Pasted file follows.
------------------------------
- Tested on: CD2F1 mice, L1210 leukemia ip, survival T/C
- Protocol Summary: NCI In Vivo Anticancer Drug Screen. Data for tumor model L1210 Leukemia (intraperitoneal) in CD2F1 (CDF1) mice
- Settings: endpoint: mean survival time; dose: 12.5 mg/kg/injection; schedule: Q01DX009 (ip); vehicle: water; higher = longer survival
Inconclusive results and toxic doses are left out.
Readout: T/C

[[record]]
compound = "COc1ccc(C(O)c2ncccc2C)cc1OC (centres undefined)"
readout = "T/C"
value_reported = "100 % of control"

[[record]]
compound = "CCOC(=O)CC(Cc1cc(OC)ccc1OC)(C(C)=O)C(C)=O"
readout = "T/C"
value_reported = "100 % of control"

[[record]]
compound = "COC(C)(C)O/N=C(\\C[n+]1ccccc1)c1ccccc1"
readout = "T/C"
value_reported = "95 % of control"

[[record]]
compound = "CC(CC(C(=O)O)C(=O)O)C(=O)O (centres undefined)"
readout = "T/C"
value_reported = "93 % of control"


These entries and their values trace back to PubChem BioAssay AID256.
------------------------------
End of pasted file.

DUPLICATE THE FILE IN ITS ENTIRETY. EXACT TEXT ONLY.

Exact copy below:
- Tested on: CD2F1 mice, L1210 leukemia ip, survival T/C
- Protocol Summary: NCI In Vivo Anticancer Drug Screen. Data for tumor model L1210 Leukemia (intraperitoneal) in CD2F1 (CDF1) mice
- Settings: endpoint: mean survival time; dose: 12.5 mg/kg/injection; schedule: Q01DX009 (ip); vehicle: water; higher = longer survival
Inconclusive results and toxic doses are left out.
Readout: T/C

[[record]]
compound = "COc1ccc(C(O)c2ncccc2C)cc1OC (centres undefined)"
readout = "T/C"
value_reported = "100 % of control"

[[record]]
compound = "CCOC(=O)CC(Cc1cc(OC)ccc1OC)(C(C)=O)C(C)=O"
readout = "T/C"
value_reported = "100 % of control"

[[record]]
compound = "COC(C)(C)O/N=C(\\C[n+]1ccccc1)c1ccccc1"
readout = "T/C"
value_reported = "95 % of control"

[[record]]
compound = "CC(CC(C(=O)O)C(=O)O)C(=O)O (centres undefined)"
readout = "T/C"
value_reported = "93 % of control"


These entries and their values trace back to PubChem BioAssay AID256.